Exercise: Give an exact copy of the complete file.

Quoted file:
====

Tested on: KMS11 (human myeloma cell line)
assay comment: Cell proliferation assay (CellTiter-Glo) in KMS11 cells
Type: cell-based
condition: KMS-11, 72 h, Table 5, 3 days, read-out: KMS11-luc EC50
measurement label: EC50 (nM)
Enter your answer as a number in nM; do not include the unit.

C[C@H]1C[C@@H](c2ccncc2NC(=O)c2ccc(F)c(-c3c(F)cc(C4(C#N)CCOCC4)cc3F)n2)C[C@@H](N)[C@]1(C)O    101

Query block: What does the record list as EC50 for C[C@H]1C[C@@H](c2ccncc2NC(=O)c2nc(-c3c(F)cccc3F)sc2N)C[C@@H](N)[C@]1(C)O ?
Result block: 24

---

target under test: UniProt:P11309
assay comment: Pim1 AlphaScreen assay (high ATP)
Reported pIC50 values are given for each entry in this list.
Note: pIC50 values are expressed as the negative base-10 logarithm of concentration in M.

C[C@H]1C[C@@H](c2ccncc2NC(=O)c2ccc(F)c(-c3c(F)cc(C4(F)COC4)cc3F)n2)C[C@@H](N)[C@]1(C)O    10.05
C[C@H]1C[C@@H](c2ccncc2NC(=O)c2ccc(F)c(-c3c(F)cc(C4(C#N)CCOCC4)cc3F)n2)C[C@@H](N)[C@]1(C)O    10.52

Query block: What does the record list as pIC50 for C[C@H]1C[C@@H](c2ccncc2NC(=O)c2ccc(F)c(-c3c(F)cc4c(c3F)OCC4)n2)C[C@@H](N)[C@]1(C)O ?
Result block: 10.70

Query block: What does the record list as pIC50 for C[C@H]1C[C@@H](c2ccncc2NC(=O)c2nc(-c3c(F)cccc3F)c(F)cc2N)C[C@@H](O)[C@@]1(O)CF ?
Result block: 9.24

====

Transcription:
Tested on: KMS11 (human myeloma cell line)
assay comment: Cell proliferation assay (CellTiter-Glo) in KMS11 cells
Type: cell-based
condition: KMS-11, 72 h, Table 5, 3 days, read-out: KMS11-luc EC50
measurement label: EC50 (nM)
Enter your answer as a number in nM; do not include the unit.

C[C@H]1C[C@@H](c2ccncc2NC(=O)c2ccc(F)c(-c3c(F)cc(C4(C#N)CCOCC4)cc3F)n2)C[C@@H](N)[C@]1(C)O    101

Query block: What does the record list as EC50 for C[C@H]1C[C@@H](c2ccncc2NC(=O)c2nc(-c3c(F)cccc3F)sc2N)C[C@@H](N)[C@]1(C)O ?
Result block: 24

---

target under test: UniProt:P11309
assay comment: Pim1 AlphaScreen assay (high ATP)
Reported pIC50 values are given for each entry in this list.
Note: pIC50 values are expressed as the negative base-10 logarithm of concentration in M.

C[C@H]1C[C@@H](c2ccncc2NC(=O)c2ccc(F)c(-c3c(F)cc(C4(F)COC4)cc3F)n2)C[C@@H](N)[C@]1(C)O    10.05
C[C@H]1C[C@@H](c2ccncc2NC(=O)c2ccc(F)c(-c3c(F)cc(C4(C#N)CCOCC4)cc3F)n2)C[C@@H](N)[C@]1(C)O    10.52

Query block: What does the record list as pIC50 for C[C@H]1C[C@@H](c2ccncc2NC(=O)c2ccc(F)c(-c3c(F)cc4c(c3F)OCC4)n2)C[C@@H](N)[C@]1(C)O ?
Result block: 10.70

Query block: What does the record list as pIC50 for C[C@H]1C[C@@H](c2ccncc2NC(=O)c2nc(-c3c(F)cccc3F)c(F)cc2N)C[C@@H](O)[C@@]1(O)CF ?
Result block: 9.24